Further education (FE) colleges are not only a place for 16 to 19-year-olds to gain qualifications - many adults also choose to take a range of part-time, professional and undergraduate courses at these institutions to progress their career

According to the Association of Colleges (AoC), in 2020/21 £815million was spent on adult education. They reported that nearly one million adults aged 19 and over currently choose to study or train across England's 228 colleges.

It was also revealed that 46,000 of these college students are aged 60 and over, showing that age is no barrier to learning and achieving a qualification.

Adult and community education (ACE) providers

Council-run or overseen learning services known as adult and community education (ACE) providers play a key role in local communities in supporting adults as they enter, return or progress in work. You'll find learning centres based in most towns and cities.

For example, Tameside Adult and Community Education (TACE) has partnered with Tameside College to provide adult learning options in core areas such as English, maths and IT, as well as English language courses and programmes with the aim of improving people's employability.

ACE providers often work in partnership with local businesses to include training and apprenticeships as part of their service offering.

See your local authority website for what's available in your area.

Institutes for adult learning (IAL)

Of the 270 colleges in the UK, at least ten can be described as specialist designated colleges or institutes for adult learning (IAL). They currently support more than 130,000 adult learners aged 19 and over, with many having little or no prior qualifications and coming from disadvantaged communities.

These include:

In addition to local centres, IALs can also provide hundreds of online courses for those living further away.

Workers' Education Association (WEA)

The Workers' Educational Association (WEA), the UK's largest voluntary sector provider of adult education in England and Scotland deliver accessible adult learning courses both online and in person.

Find out what's available in your area at WEA - Find a course.

Adult learning courses

While adults can choose from a range of programmes at college, the following subjects and pathways are frequently on offer in adult education settings:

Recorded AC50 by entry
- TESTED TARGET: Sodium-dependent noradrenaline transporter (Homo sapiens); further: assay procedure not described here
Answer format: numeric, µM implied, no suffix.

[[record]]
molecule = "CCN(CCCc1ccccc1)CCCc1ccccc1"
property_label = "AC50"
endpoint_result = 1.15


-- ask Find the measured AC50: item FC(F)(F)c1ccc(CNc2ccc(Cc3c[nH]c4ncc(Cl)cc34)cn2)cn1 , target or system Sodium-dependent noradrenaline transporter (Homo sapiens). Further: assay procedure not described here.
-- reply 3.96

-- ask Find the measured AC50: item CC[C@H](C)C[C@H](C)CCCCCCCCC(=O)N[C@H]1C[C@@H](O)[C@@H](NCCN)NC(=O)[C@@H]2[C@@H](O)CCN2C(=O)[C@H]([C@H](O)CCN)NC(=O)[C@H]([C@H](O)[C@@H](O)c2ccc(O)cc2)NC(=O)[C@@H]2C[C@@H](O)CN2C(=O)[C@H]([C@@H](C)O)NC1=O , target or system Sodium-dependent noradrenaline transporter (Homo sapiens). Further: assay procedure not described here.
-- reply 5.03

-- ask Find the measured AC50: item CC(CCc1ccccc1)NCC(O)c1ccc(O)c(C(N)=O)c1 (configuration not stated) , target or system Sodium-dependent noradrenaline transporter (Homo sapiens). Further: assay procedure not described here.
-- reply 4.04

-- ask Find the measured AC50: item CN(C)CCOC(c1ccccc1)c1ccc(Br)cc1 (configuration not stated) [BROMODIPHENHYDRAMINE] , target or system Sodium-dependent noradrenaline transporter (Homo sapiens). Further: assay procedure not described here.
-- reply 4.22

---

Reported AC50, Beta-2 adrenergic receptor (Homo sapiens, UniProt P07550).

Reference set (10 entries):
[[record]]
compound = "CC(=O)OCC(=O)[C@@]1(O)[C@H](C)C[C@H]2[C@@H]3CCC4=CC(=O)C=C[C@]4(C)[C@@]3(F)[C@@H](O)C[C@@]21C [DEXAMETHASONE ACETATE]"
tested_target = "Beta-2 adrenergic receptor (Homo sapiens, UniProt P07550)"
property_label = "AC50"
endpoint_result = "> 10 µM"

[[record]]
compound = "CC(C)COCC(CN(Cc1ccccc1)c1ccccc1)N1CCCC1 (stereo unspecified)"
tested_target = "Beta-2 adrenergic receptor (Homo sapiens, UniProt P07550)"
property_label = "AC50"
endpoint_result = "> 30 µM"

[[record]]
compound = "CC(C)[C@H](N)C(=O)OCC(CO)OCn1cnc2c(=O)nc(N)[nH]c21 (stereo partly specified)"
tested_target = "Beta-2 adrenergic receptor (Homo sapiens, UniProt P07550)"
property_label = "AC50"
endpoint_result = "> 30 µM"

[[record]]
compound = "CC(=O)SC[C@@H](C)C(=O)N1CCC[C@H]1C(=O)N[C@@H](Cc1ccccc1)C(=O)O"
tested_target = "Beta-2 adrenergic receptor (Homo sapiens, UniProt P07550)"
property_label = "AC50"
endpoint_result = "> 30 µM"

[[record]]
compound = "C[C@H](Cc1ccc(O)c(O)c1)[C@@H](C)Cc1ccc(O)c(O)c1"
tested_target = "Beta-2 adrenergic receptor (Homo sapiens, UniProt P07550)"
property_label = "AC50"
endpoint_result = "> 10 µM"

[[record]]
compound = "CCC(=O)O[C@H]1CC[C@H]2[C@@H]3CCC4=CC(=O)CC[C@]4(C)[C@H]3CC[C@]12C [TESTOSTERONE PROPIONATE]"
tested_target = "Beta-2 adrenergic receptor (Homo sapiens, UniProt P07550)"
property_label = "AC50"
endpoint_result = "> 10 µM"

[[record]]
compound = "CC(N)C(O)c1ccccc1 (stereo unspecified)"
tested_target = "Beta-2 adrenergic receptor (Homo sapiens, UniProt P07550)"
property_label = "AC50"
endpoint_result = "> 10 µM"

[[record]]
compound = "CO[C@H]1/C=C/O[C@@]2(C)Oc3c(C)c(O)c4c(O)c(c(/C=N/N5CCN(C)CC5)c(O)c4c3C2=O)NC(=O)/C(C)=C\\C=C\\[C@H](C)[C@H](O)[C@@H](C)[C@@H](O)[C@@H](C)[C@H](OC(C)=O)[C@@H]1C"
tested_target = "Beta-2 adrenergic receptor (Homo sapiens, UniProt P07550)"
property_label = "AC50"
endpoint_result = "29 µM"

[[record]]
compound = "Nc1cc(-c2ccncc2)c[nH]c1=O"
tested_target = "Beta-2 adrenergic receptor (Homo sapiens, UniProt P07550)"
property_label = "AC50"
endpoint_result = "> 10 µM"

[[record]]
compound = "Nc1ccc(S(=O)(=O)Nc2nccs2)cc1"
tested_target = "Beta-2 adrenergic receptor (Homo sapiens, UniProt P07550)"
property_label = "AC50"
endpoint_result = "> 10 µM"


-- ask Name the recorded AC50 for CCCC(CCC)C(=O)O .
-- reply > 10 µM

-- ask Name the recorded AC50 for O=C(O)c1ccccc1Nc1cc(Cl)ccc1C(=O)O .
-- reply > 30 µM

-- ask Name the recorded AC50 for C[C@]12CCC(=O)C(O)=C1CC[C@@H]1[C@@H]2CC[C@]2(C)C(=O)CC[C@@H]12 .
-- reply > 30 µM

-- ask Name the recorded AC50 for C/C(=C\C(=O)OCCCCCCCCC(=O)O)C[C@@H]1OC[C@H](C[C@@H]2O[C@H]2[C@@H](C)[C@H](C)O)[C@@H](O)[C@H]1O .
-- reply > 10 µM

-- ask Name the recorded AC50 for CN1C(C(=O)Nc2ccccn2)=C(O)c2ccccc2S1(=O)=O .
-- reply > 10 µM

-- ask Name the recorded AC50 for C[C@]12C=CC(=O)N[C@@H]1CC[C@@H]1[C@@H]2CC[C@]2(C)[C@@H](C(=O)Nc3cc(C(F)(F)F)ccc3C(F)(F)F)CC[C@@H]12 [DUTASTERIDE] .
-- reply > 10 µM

• Access to Higher Education - For those without A-levels, this one-year, part-time diploma provides an alternative route to university for those over 19 and who've been out of education for some time. It's a popular choice for those looking to get into specific careers such as nursing and physiotherapy. You can also read about studying A-levels at college as an adult.
  • Accounting and IT - Study bookkeeping or accounting with professional bodies such as the AAT (Association of Accounting Technicians). You can also gain skills in ICT (information and communications technology) by learning how to make the most of Microsoft Office software packages that allow you to create databases, spreadsheets and promotional materials for businesses.
  • Arts and crafts - These creative and highly practical courses range from ceramics and textile art to creative writing and photography.
  • GCSEs in popular subjects - Many mature students choose to study GCSEs in maths, English and science to enhance their career or further study prospects, often after spending many years away from the classroom.
  • Language courses - Whether you're new to a language or wish to progress to a higher level of proficiency, you can develop beginner, intermediate or advanced level ability in languages such as French, German, Italian or Spanish.
  • Skills Bootcamps - These free and flexible government-backed online courses lasting up to 16 weeks have been designed to help career changing adults aged 19 and over develop their skills in a field suffering from a skills shortage - for instance, construction, engineering and cyber security. To search for courses in your area, visit GOV.UK - Find a Skills Bootcamp.

FE funding and support

While college courses are typically free for 16 to 18-year-olds, funding is available for adults interested in further education.

You may be eligible for assistance with:

  • course costs
  • childcare
  • living expenses.

This may be in the form of:

  • Learner Support - for those aged 19 or over and facing financial difficulties, a loan or grant can assist with travel, accommodation and equipment such as a laptop.
  • Residential Support Scheme - if you're studying far from home you may be able to get help with the cost of term-time accommodation.
  • Care to Learn - available to those under 20 at the start of a publicly-funded (no charges for attendance) course in England, this scheme can help you with childcare costs.
  • 16 to 19 Bursary Fund - provides a bursary for education-related costs if you're aged 16 to 19 and studying at a school/college in England or on a training course.

See GOV.UK - Financial help for FE courses.

For those looking to work in healthcare, social work or teaching, career-specific bursaries are available.

Explore your eligibility for a range of grants and bursaries at GOV.UK - Grants and bursaries for adult learners.

Find out more

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